Defacer shows up to get the mayor to safety while Nightwing fights the killer. He tears off the guy’s mask to reveal Jimmy! Dun dun dun! Jimmy escapes when the cops show up and open fire on Nightwing. Our hero escapes with the help of Defacer, only for her to reveal that she’s led Nightwing into a trap from the lead detective (who is on Jimmy’s trail).
Comic Rating: 8/10 – Very Good.
I did not see the Jimmy twist coming, but I suppose Scooby Doo rules apply and the mysterious villain had to be one of the people we’d actually met so far. Still, considering the world-building that Seeley started, it seems kind of a waste to scratch Jimmy off the list already. That doesn’t help with the case of making Bludhaven a real, lasting part of the Nightwing comic. Still, as has been the case for this whole storyline, Seeley and To are turning in great work. The characters are fun to read, the action is exciting and the storyline keeps twisting and turning. This is quality superhero comics, plain and simple.
U.S. Avengers #2
Writer: Al Ewing
Artist: Paco Medina
Yep, still on board! Finally, an Avengers comic I might actually read long term. I can’t remember the last one of those.
A future version of Danielle Cage, who is Captain America in the future, has come back to tell the Avengers about the Golden Skull and warn him of his pirate ways. She also mentions that, in her timeline, Thanos killed everybody — and something the good guys have done in this timeline stopped that a year ago.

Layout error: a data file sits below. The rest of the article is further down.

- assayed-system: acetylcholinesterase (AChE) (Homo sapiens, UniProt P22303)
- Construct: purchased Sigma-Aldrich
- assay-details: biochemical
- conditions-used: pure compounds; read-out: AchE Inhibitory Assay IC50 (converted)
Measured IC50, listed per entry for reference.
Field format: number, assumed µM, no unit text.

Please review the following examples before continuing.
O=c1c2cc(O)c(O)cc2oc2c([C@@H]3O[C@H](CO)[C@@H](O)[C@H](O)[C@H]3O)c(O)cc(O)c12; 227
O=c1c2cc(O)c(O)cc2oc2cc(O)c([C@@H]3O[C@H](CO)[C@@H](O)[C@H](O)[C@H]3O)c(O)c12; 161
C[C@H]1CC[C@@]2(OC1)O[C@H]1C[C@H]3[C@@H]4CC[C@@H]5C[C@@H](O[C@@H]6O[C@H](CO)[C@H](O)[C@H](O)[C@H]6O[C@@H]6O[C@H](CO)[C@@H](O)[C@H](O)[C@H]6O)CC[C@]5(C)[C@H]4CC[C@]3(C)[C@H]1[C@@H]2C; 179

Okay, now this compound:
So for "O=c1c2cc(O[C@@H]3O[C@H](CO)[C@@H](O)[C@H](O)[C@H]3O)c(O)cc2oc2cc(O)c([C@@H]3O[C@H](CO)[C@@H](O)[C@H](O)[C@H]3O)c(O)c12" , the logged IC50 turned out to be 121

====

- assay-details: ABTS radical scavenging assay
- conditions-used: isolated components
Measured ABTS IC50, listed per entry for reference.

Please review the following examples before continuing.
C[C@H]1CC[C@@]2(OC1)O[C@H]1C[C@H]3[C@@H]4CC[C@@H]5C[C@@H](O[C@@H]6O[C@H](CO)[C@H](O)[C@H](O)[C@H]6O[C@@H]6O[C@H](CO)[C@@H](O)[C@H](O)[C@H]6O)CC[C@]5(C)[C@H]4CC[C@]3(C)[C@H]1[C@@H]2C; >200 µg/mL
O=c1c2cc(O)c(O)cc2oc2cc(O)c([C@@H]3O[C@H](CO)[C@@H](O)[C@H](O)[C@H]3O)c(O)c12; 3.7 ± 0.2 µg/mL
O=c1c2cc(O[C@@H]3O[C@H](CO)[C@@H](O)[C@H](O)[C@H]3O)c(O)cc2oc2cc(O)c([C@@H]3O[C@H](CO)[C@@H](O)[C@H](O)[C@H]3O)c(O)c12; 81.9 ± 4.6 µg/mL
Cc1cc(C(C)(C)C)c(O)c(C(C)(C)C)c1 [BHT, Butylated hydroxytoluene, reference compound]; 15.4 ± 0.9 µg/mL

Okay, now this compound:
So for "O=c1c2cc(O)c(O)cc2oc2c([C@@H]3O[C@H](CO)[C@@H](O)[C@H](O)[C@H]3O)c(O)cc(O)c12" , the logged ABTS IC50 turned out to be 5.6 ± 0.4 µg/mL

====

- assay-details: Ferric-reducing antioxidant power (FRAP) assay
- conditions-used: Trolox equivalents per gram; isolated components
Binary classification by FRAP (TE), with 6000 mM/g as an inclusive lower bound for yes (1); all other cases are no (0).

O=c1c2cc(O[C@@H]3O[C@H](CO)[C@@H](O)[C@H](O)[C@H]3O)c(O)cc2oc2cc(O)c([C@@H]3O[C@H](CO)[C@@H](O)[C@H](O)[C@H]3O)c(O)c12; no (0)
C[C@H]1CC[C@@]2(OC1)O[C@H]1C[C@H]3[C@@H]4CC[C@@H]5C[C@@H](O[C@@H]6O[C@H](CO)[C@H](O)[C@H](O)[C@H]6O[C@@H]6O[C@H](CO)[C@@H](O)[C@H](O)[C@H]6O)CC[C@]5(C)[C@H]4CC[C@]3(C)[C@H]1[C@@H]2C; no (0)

The Avengers pinpoint the Golden Skull’s next target as a fancy schmancy rich people party in Miami, and Roberto gets them all in the front door wearing tuxes. But the Golden Skull is watching, and when Roberto tips his hand, the Skull reveals that all of the party goers are already his android soldiers!
Comic Rating: 8/10 – Very Good.
A lot of this issue was spent on exposition, and that’s normally a bad call, but Ewing and Medina made it a lot of fun. Personally, I’m not a huge fan of these types of stories, where a major character travels back in time to set up some weird alternate time travel reality adventure that our heroes have to contend with. Time travel is already wonky enough in the Marvel Universe, and there are plenty of regular bad guys that the U.S. Avengers could take on. I know this isn’t Danielle Cage’s first appearance — and I honestly really like the idea of her character — and I know this isn’t the first time this plot has been in Ewing’s Avengers comics, but you’re not normally doing yourself any favors to spend a whole issue explaining the complicated time travel back story.
But like I said, I had a lot of fun with this issue. The exposition is lively and colorful, and the Avengers themselves are strong enough so far that even them sitting around a table listening to a story is OK. And at least the back half has some fun with tuxedos.
Honestly, I’m not entirely sure what I’m recommending about this issue. As I think about it, there’s a lot to dislike. It’s all either exposition or a scene at the end where most of the team just stands around in tuxedos while Roberto does all the talking. But despite that, this issue was still a lot of fun to read. The creative team made it work and they made it work well, and that’s something to look forward to in comics.
The comics I review in my Hench-Sized reviews are just the usual comics I pick up from my local shop any given week, along with a few impulse buys I might try on a whim. So if there are any comics or series you’d like me to review each week, let me know in the comments!
Posted on January 21, 2017, in Comics, DC, Marvel, Reviews and tagged Captain Marvel, Harley Quinn, Invincible Iron Man, Iron Man, Ironheart, Mighty Captain Marvel, Mighty Morphin' Power Rangers, Mosaic, Nightwing, Power Rangers, U.S.Avengers. Bookmark the permalink. 7 Comments.